NEW YORK -- The New York Rangers took a double shot in the mouth from their Long Island rivals. If they don't win the Atlantic Division, they might feel the sting well into the playoffs.
If that wasn't bad enough, NHL scoring leader Jaromir Jagr was cut by the stick of Islanders forward Shawn Bates and needed stitches in the third period. No penalty was called because referee Paul Devorski told Rangers coach Tom Renney he didn't see it happen.
Jagr will recover, but the question remains whether the Rangers will after losing a chance at key points against an also-ran team.
The Rangers have already clinched their first playoff berth since 1997 and are trying for their first division crown since the Stanley Cup-winning season of 1993-94.
Coupled with Philadelphia's 4-3 victory over Pittsburgh on Tuesday, the Rangers' lead over the Flyers was cut to three points. New York has three games remaining -- including one at Philadelphia on Saturday -- while the Flyers will play four in the final week of the season.
If they don't win the division, the Rangers might start the playoffs without home-ice advantage.
"Everybody wants to be a spoiler, especially with the Rangers," said rookie defenseman Chris Campoli, who also scored for the Islanders. "It's special to beat them anytime, especially in the Garden. It's something that we haven't done a whole lot of."
After the Rangers lost their first two games with the Islanders this season, one in overtime, they won five straight to finish a 15-game stretch against their top rivals 12-1-1-1. But they fell behind 3-0 in this one and couldn't bounce back, even with a season-high 24 shots in the third period that produced two goals.
Satan gave the Islanders the lead less than six minutes in, and stretched the advantage to 3-0 with his team-high 33rd goal during a second-period power play -- less than seven minutes after Campoli cored.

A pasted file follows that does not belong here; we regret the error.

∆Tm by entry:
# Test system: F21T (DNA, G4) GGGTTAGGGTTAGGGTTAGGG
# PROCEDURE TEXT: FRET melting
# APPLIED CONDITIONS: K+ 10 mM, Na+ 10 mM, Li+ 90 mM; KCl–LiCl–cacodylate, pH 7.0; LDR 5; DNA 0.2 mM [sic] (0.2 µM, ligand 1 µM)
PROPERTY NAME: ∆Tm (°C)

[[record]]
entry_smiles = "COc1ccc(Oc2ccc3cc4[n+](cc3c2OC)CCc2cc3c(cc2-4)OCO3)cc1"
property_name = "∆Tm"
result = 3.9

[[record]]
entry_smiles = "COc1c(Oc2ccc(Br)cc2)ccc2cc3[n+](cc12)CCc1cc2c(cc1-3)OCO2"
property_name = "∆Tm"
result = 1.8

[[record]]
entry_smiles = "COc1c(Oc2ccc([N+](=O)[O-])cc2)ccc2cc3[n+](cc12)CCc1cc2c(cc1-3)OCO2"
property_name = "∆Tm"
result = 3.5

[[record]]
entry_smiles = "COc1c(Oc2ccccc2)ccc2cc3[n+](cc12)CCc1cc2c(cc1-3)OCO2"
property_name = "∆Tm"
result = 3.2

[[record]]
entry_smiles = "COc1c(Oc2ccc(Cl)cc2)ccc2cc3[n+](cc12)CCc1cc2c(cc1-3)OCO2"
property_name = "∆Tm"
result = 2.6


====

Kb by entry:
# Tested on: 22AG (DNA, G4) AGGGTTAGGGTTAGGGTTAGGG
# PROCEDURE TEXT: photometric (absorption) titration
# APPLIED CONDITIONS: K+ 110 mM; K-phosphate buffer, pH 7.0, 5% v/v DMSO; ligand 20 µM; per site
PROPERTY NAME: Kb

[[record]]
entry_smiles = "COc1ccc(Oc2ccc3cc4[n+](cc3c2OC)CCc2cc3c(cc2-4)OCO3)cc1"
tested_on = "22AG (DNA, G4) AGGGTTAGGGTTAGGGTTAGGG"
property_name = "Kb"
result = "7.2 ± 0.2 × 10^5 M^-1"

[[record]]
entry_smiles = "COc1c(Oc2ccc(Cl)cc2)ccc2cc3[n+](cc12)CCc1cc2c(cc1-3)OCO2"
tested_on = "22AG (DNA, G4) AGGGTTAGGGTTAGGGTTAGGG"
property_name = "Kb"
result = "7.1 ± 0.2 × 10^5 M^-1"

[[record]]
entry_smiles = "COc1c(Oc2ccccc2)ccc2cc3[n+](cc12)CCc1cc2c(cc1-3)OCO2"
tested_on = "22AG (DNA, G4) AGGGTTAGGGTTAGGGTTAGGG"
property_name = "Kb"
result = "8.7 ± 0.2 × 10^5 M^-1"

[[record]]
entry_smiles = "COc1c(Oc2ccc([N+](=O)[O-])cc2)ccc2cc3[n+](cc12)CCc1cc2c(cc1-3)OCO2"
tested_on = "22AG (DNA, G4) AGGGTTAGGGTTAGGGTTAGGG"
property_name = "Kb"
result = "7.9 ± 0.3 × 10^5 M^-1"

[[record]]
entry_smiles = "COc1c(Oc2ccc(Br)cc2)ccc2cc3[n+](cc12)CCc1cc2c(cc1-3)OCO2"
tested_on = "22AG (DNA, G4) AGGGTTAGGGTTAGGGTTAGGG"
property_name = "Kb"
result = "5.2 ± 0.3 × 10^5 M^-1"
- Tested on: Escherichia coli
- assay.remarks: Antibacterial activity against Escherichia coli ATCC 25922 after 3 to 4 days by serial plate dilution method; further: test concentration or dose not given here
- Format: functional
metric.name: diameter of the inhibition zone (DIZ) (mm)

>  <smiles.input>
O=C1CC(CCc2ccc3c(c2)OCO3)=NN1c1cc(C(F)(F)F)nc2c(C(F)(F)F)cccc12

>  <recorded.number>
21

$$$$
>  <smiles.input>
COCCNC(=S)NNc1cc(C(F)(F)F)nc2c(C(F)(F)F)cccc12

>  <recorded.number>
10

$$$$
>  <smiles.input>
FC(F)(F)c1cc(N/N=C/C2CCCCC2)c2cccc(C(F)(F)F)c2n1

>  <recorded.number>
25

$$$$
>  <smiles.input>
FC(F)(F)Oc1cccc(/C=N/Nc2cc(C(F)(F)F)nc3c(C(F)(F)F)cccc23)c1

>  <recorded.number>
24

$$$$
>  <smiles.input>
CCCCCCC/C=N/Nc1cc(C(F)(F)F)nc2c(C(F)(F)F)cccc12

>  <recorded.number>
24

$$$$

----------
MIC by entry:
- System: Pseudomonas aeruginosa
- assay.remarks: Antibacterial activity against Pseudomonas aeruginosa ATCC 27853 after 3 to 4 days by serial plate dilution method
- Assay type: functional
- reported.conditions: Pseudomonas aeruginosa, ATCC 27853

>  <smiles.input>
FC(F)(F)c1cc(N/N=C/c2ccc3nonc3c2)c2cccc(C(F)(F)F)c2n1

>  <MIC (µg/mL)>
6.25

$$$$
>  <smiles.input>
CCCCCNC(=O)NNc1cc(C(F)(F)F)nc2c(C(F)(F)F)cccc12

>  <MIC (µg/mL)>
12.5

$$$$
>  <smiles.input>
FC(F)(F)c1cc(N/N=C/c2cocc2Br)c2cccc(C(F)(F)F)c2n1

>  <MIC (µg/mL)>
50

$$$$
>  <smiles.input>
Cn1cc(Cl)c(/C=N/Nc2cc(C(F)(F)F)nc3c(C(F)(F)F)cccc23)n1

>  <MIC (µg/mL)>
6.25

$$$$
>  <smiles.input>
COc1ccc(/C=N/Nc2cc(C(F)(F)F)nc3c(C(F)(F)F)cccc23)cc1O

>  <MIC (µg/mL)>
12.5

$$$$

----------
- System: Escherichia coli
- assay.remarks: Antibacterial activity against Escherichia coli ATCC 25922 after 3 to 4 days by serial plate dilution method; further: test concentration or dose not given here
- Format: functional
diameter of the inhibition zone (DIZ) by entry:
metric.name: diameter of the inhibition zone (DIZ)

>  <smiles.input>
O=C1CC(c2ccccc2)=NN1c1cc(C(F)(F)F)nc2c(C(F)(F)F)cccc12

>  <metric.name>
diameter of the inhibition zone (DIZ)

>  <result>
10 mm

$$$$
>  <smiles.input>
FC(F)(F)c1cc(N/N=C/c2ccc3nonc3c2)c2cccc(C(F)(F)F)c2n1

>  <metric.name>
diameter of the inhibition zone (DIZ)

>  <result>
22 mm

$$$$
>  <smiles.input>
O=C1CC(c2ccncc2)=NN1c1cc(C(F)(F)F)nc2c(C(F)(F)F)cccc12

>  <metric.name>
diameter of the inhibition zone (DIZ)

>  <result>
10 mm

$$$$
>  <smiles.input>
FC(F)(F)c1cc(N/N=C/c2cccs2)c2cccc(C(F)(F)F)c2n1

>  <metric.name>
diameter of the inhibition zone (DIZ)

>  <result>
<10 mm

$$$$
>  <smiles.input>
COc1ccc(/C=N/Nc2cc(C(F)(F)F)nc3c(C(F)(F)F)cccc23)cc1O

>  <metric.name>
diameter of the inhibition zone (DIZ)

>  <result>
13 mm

DiPietro, who made 20 saves Saturday in the Islanders' 5-0 victory over Washington, lost his bid for a second straight shutout when Michael Nylander brought the Rangers to 3-1 at 3:02 of the third period.
They cut the deficit to one when Prucha scored a power-play goal during a two-man advantage with 7:52 left, but DiPietro held off the charging Rangers -- who still had more than a minute remaining with a man advantage and outshot the Islanders 38-30 overall.
Because a fourth straight postseason appearance is out of reach for the Islanders, who have won two straight after a six-game losing streak, they would like nothing more than to wreck the Rangers' plans.
"When you're already out of the playoffs, you need to find to certain things to motivate you," DiPietro said. "I thought we did a good job of stressing the fact that this is a huge rivalry for us and we owe it to our fans and ourselves to come out and put in a good effort."
The Rangers started fast in the opening minute, sparked by the pregame ceremony honoring Jagr, who broke the club records for goals and points in a season.
They had three shots in the first 60 seconds but recorded only four more in the final 19 minutes of the frame. The Rangers trailed 1-0 to the Islanders at home for the second time in six nights. There would be no comeback this time like the one on Thursday when the Rangers beat the Islanders 3-1.
Since then, the Rangers struggled to an overtime victory Saturday at Boston -- when Jagr netted his Rangers record 53rd goal -- and blew a third-period lead in a loss at New Jersey on Sunday.
In the final minutes, DiPietro extended his glove, blocker and pads to fend off the late rally that almost netted the Rangers the tying goal several times.
"Too little, too late," Renney said.
- Mariusz Czerkawski was the last Islander to reach 33 goals, when he had 35 during the 1999-00 season.
- Jagr had two assists to bring his season total against the Islanders to six goals and 12 assists.
- The Rangers are the first NHL team to have a rookie goaltender with 30 wins (Henrik Lundqvist) and a rookie scorer with 30 goals (Prucha).
- The Rangers were without top defensemen Marek Malik (shoulder), Darius Kasparaitis (groin) and Tom Poti (upper body).